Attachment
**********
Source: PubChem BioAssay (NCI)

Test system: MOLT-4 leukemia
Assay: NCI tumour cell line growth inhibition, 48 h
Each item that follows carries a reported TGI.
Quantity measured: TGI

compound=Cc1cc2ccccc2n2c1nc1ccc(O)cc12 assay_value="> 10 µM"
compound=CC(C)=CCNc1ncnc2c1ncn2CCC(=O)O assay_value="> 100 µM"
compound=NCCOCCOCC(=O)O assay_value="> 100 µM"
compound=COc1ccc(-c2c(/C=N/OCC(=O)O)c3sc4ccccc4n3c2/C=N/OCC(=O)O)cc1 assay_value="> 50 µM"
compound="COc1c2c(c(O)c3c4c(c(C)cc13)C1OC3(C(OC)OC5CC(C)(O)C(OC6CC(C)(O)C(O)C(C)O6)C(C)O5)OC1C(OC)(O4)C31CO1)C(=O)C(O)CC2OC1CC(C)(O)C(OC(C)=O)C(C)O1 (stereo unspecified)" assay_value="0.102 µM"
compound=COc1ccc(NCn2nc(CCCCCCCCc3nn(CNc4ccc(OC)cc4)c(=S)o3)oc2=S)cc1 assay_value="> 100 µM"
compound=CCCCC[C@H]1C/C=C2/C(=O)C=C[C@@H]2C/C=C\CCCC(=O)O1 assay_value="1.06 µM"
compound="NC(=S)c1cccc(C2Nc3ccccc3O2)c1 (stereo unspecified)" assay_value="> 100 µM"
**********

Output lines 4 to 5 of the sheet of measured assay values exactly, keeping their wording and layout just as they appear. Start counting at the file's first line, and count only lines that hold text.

Each item that follows carries a reported TGI.
Quantity measured: TGI